Last week, I had the privilege of going to Portland for Confab Intensive – Confab’s deep-diving, workshop-based younger sibling. It lived up to its name – all three days were completely packed with learning on every aspect of content strategy.
As much as I’d like to, I can’t cover everything I learnt in one blog post. Instead, I’ve collected seven quick takeaways.
1. “Content strategy creates harmony, not cacophony”
Margot Bloomstein got right to the heart of why content strategy is so important, in her talk on message hierarchy. In many organisations, getting content right is a struggle, because it’s political and so many people have a stake in it. Content strategy can create harmony in this cacophony. A message architecture (which you might have heard us talking about at Brilliant Noise as message hierarchy) is a vital part of this. It has a unifying effect by providing a prioritised set of common communications goals that reflect a shared vocabulary.
2. “Content strategy is change”
In her session on content strategy in 2015, Confab host Kristina Halvorson talked about the evolution of the discipline. Kristina is currently using models like Roger Martin’s integrated cascade of strategic choices, John Kotter’s Accelerate! and the kernel of strategy (diagnosis, guiding policy, coherent actions) from Richard Rumelt’s Good Strategy/Bad Strategy. She explained that for her, content strategy is about change, and is increasingly focusing on the ‘whys’ and ‘hows’, rather than the ‘whats’.
3. Film and TV companies want to influence Netflix’s taxonomy
Taxonomy can be hard to understand as a concept, and even harder to contextualise beyond the obvious applications like driving related content. Stephanie Lemieux provided great real world examples of the power of taxonomy. For example, Netflix is seeing upstream film and TV companies try to influence its taxonomy and tagging because of the impact it has on the browsing experience, and in turn viewing figures.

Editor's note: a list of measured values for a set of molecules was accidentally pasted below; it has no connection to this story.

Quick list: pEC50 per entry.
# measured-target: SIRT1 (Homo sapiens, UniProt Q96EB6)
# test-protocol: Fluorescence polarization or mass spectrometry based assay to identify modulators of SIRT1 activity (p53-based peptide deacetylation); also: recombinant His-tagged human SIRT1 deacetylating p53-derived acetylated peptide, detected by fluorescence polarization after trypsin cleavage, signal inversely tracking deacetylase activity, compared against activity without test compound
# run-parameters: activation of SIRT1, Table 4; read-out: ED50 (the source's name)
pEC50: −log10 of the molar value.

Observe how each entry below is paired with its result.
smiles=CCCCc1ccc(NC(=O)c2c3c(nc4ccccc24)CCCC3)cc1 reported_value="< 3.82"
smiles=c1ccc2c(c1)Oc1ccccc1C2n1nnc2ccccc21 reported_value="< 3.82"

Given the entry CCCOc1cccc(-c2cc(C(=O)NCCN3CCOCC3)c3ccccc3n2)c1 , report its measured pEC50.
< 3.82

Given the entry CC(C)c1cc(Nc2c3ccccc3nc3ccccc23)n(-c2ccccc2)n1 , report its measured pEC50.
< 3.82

4. “The space between silos is UX purgatory”
Kim Goodwin’s fantastic talk, Right content, right user, right time emphasised just how close UX and content strategy need to be if you want to provide a great user experience. If siloed teams break down the customer journey into different sections, it can create cracks for users to fall into. Bringing content strategy and UX together, using techniques like user interviews, journey mapping and personas, closes those cracks.
5. Design ≠ visual
Scott Kubie and Michael Metts urged content strategists to think of themselves as designers. They want people to consider visual methods for content planning and production, and take a step away from the spreadsheets once in while. Their talk had a wealth of practical, easy-to-implement ideas for visual storytelling, persuasion, problem-solving and more. (Anyone on the receiving end of one of my spreadsheets will be glad to hear that I plan on using some of these ideas soon!)
6. “If you want people to follow the strategy, invite them to build the strategy”
Sara Wachter-Boettcher focused on how to leave the role of ‘expert’ behind and step into a coaching role with colleagues, stakeholders and clients. She explained that content strategists can’t tame everything alone (as much as we’d like to). It’s better to do things ‘with’ other people, rather than ‘for’ them, and work on finding a collaborative solution together.
7. Silos are necessary
I’ll end on a bombshell from the governance panel, Cleve Gibbon, Kathy Wagner and Lisa Welchman. Many content projects have the objective of breaking down silos in organisations. But the panel provided a pragmatic reminder that silos are necessary – large organisations can’t function (in an operational sense) without them. The objective shouldn’t be to destroy silos – it should be to work with them.